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Military Soft 'Coup' in Egypt Has Precedent

Author: Steven A. Cook, Hasib J. Sabbagh Senior Fellow for Middle Eastern Studies
June 20, 2012
Christian Science Monitor

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Is Egypt experiencing a military coup?

The days of coups d'état around the world are over, or so many observers have told us in recent years. Militaries have been domesticated, the people will not tolerate martial law, national stock markets would swoon if officers toppled civilians, and the opprobrium of the international community would be intense.

All these factors were to have made the sight of tanks and troops in the streets the stuff of grainy old photos of a bygone era. Indeed, coups have been relatively rare with perhaps the exception of places in Africa and tiny islands in the South Pacific.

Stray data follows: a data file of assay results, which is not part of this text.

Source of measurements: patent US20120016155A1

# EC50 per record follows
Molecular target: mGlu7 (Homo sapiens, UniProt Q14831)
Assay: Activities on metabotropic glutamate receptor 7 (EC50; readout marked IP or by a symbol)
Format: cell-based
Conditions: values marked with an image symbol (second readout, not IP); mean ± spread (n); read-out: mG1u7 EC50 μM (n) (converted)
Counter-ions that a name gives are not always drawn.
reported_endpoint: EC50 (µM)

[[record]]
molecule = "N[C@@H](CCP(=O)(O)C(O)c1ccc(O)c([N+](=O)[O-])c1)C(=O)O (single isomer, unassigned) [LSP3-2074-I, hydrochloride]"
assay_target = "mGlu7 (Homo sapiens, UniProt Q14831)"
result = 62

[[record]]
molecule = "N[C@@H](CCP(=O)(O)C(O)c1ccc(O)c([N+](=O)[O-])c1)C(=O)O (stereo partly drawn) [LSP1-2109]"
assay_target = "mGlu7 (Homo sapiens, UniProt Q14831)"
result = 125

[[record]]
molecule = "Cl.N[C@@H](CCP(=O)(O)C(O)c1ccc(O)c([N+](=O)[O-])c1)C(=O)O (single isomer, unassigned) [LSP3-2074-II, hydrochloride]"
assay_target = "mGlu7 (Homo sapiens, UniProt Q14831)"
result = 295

Yet the Egyptian military's recent constitutional decree indicates that when the interests of the officers dictate, they are more than capable of using a combination of coercion, prestige, and their own sense of national duty to undermine legitimate governments and political processes.

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